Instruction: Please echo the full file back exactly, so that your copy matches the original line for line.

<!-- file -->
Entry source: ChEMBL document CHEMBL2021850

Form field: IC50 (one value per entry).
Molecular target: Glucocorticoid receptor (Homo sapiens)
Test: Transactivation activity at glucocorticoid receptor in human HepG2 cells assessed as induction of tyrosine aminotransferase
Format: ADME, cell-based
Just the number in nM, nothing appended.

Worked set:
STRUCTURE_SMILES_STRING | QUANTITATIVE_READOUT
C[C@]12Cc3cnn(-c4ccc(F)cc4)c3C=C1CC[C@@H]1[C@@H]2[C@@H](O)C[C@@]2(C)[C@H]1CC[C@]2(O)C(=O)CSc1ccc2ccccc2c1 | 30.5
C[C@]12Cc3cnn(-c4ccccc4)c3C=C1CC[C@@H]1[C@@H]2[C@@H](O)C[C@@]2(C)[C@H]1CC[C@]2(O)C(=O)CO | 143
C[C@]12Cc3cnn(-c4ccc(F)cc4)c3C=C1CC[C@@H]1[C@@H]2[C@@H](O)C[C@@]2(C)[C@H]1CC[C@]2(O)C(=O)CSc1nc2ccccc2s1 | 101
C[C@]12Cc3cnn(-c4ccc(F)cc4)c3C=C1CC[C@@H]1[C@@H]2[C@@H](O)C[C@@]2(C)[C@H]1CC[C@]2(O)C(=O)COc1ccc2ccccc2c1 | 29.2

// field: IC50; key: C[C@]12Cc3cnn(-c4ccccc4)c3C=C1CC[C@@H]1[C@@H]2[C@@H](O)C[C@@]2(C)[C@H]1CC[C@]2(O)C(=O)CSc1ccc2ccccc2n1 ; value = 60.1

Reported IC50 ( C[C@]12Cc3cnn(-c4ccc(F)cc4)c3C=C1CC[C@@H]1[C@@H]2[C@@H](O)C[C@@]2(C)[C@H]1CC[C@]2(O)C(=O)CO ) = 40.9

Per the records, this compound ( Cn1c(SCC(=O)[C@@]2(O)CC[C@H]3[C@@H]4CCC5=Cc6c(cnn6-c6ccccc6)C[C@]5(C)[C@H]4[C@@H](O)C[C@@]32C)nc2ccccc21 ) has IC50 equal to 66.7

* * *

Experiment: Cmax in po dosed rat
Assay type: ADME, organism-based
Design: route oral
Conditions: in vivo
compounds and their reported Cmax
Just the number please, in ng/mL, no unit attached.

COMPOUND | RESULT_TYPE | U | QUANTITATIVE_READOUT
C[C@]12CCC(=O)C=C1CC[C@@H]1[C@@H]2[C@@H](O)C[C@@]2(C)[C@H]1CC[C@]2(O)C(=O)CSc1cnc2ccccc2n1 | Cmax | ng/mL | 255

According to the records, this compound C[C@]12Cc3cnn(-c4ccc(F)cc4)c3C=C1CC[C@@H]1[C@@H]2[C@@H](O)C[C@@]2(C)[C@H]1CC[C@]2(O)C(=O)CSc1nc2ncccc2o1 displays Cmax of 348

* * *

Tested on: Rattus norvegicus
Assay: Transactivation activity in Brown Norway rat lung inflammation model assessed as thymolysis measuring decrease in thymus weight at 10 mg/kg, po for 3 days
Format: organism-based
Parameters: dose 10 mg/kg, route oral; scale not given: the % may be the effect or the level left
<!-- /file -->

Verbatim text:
Entry source: ChEMBL document CHEMBL2021850

Form field: IC50 (one value per entry).
Molecular target: Glucocorticoid receptor (Homo sapiens)
Test: Transactivation activity at glucocorticoid receptor in human HepG2 cells assessed as induction of tyrosine aminotransferase
Format: ADME, cell-based
Just the number in nM, nothing appended.

Worked set:
STRUCTURE_SMILES_STRING | QUANTITATIVE_READOUT
C[C@]12Cc3cnn(-c4ccc(F)cc4)c3C=C1CC[C@@H]1[C@@H]2[C@@H](O)C[C@@]2(C)[C@H]1CC[C@]2(O)C(=O)CSc1ccc2ccccc2c1 | 30.5
C[C@]12Cc3cnn(-c4ccccc4)c3C=C1CC[C@@H]1[C@@H]2[C@@H](O)C[C@@]2(C)[C@H]1CC[C@]2(O)C(=O)CO | 143
C[C@]12Cc3cnn(-c4ccc(F)cc4)c3C=C1CC[C@@H]1[C@@H]2[C@@H](O)C[C@@]2(C)[C@H]1CC[C@]2(O)C(=O)CSc1nc2ccccc2s1 | 101
C[C@]12Cc3cnn(-c4ccc(F)cc4)c3C=C1CC[C@@H]1[C@@H]2[C@@H](O)C[C@@]2(C)[C@H]1CC[C@]2(O)C(=O)COc1ccc2ccccc2c1 | 29.2

// field: IC50; key: C[C@]12Cc3cnn(-c4ccccc4)c3C=C1CC[C@@H]1[C@@H]2[C@@H](O)C[C@@]2(C)[C@H]1CC[C@]2(O)C(=O)CSc1ccc2ccccc2n1 ; value = 60.1

Reported IC50 ( C[C@]12Cc3cnn(-c4ccc(F)cc4)c3C=C1CC[C@@H]1[C@@H]2[C@@H](O)C[C@@]2(C)[C@H]1CC[C@]2(O)C(=O)CO ) = 40.9

Per the records, this compound ( Cn1c(SCC(=O)[C@@]2(O)CC[C@H]3[C@@H]4CCC5=Cc6c(cnn6-c6ccccc6)C[C@]5(C)[C@H]4[C@@H](O)C[C@@]32C)nc2ccccc21 ) has IC50 equal to 66.7

* * *

Experiment: Cmax in po dosed rat
Assay type: ADME, organism-based
Design: route oral
Conditions: in vivo
compounds and their reported Cmax
Just the number please, in ng/mL, no unit attached.

COMPOUND | RESULT_TYPE | U | QUANTITATIVE_READOUT
C[C@]12CCC(=O)C=C1CC[C@@H]1[C@@H]2[C@@H](O)C[C@@]2(C)[C@H]1CC[C@]2(O)C(=O)CSc1cnc2ccccc2n1 | Cmax | ng/mL | 255

According to the records, this compound C[C@]12Cc3cnn(-c4ccc(F)cc4)c3C=C1CC[C@@H]1[C@@H]2[C@@H](O)C[C@@]2(C)[C@H]1CC[C@]2(O)C(=O)CSc1nc2ncccc2o1 displays Cmax of 348

* * *

Tested on: Rattus norvegicus
Assay: Transactivation activity in Brown Norway rat lung inflammation model assessed as thymolysis measuring decrease in thymus weight at 10 mg/kg, po for 3 days
Format: organism-based
Parameters: dose 10 mg/kg, route oral; scale not given: the % may be the effect or the level left